Home | Clinical Practice | More than baby blues: improving the wellbeing for women and their families.

More than baby blues: improving the wellbeing for women and their families.

Pregnant women with depression are still falling through the gap, according to researchers. Annie May reports.

The arrival of a new baby can be one of the happiest events in a women’s life. It can also be a difficult and stressful time.

Research indicates that each year around one in 10 Australian women experience depression during pregnancy and almost one in five experience depression in the weeks and months after giving birth.

If left untreated, this can have a negative impact on new mothers, their babies, families and friends, including relationship problems and difficulties bonding with children.

Many women who experience perinatal depression are not identified and so do not receive adequate support, placing them at risk of more serious problems.

This can be due to women not wanting to admit they are not coping, or show they are a bad mother - not wanting to be judged as “mad, bad or sad”.

There is under-reporting by women and misdiagnosis by professionals. Referral pathways can be difficult.

Working in the fields of both midwifery and mental health nursing, Dr Kay McCauley- Elsom understands the need of better care, support and treatment for expectant and new mothers experiencing perinatal depression.

McCauley-Elsom, a senior lecturer at Monash University’s School of Nursing and Midwifery is leading a research team in investigating how clinicians assess depression and suicide intent in pregnant women.

The project - which won the Mona Menzies Postdoctural Nursing Research Grant for 2010 – was partly motivated by reports from the UK and the US about women committing suicide when pregnant or in the postpartum period. The data shows that suicide during this time is increasing, says McCauley-Elsom.

Research has also found that women who commit suicide while pregnant or after birth are more likely to choose a violent method – such as hanging, shooting and drowning – while non-pregnant women prefer ‘gentler’ methods such as overdosing.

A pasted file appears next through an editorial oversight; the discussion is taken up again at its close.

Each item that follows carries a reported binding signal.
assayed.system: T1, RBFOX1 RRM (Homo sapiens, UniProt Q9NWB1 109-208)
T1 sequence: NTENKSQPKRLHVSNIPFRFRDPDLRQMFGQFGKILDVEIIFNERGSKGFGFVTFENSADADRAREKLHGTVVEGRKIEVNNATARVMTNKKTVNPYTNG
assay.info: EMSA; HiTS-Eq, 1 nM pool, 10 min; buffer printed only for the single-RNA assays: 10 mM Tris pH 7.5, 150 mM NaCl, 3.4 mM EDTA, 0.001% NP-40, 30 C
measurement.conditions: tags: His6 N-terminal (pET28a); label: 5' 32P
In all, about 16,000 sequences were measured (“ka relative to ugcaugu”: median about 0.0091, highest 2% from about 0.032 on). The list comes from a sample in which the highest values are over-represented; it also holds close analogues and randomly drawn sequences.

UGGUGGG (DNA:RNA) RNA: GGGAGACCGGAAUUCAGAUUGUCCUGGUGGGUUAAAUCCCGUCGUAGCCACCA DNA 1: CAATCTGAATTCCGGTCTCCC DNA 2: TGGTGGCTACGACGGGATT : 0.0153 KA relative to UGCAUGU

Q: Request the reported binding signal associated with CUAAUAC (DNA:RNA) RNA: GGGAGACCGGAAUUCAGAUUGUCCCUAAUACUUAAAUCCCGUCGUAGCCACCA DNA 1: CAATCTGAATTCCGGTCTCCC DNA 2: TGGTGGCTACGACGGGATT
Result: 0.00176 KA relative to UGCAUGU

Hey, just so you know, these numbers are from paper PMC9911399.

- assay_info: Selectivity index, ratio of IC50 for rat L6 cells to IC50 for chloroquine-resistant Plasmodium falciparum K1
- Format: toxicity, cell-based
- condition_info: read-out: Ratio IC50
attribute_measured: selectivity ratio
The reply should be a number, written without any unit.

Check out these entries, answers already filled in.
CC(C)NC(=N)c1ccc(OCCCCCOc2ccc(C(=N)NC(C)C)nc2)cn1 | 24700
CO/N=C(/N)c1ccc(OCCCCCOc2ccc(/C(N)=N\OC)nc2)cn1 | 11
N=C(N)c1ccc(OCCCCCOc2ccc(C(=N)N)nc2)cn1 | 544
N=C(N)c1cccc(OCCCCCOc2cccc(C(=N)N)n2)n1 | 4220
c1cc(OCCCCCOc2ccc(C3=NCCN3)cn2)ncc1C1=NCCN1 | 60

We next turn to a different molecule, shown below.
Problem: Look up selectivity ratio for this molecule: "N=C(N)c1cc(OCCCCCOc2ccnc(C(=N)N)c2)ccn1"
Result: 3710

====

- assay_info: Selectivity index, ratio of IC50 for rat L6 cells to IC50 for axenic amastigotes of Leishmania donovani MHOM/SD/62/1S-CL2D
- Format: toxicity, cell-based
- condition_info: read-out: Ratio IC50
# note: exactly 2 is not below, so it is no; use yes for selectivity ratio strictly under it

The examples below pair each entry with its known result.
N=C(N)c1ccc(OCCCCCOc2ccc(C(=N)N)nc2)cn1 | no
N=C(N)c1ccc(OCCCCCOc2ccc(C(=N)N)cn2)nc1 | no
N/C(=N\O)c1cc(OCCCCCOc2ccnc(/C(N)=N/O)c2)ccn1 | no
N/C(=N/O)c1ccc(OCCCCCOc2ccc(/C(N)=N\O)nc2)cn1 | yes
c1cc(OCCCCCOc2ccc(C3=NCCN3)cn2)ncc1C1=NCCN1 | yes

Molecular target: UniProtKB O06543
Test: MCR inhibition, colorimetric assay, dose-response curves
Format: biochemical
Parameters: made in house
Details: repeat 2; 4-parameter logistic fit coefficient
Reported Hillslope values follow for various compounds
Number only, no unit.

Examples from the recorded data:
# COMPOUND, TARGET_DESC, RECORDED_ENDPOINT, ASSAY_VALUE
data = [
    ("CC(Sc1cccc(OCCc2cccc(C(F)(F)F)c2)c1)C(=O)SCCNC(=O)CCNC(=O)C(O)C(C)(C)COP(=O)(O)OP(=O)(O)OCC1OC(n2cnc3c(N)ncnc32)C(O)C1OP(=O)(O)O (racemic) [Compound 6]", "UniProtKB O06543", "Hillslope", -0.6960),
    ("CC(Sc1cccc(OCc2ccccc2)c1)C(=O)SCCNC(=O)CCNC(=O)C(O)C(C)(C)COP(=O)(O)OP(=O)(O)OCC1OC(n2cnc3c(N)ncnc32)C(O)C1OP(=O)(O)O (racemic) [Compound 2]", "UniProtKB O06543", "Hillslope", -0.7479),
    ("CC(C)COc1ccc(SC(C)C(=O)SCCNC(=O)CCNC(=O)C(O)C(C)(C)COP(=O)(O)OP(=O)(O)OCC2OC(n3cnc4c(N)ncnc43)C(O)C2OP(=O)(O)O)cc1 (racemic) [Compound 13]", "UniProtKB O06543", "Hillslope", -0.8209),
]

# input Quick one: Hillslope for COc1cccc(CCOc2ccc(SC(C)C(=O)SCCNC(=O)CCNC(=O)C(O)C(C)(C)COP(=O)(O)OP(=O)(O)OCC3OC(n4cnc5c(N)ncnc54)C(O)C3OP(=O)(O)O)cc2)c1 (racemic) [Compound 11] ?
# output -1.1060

The study is particularly timely, McCauley-Elsom says, as the Department of Health Services is preparing to implement proposals from the National Perinatal Mental Health Action Plan, to improve mental health and wellbeing for women and their families during pregnancy.

The study will use survey tools such as the Edinburgh Postnatal Depression Scale (EPDS) which identifies anxiety and depression and includes a question on self-harm, as well as vignettes.

In particular, the researchers will examine whether midwives and maternal child health nurses have the confidence and skills to effectively use survey tools to identify depression and suicidal feelings in pregnant women and refer them to appropriate health professionals.

While some child health nurses have training and experience in mental illness, most midwives don’t, says McCauley-Elsom.

“What should midwives or maternal child health nurses do if a pregnant woman ticks the box indicating that she has considered self-harm? They need to have the skills to assess the woman while she is there and recommend appropriate referral,” McCauley-Elsom says.

Her previous research demonstrated that midwives lacked the skill and knowledge for mental health assessment and referral.

She believes the system could make better use of mental health nurses trained to counsel pregnant women.

“We would like to see this resource linked to the midwifery and MCH service. It could be a useful step so that these women don’t fall through the gaps,” she says.

“Perinatal depression may not hold as much stigma as it did in the past, but blocks to receiving help still do exist – both personal and professional. Mothers fear the stigma of being labelled with depression and fear they will look like a bad mother, while some professionals still misdiagnosis the symptoms. This could be partly because they haven’t received the correct training,” says McCauley-Elsom.

The research team includes clinicians who can use the findings in their own health care settings, as well as a number of. Professor Louis Appleby, who has written tools to assess maternal morbidity in the UK has also joined the team as an advisor.

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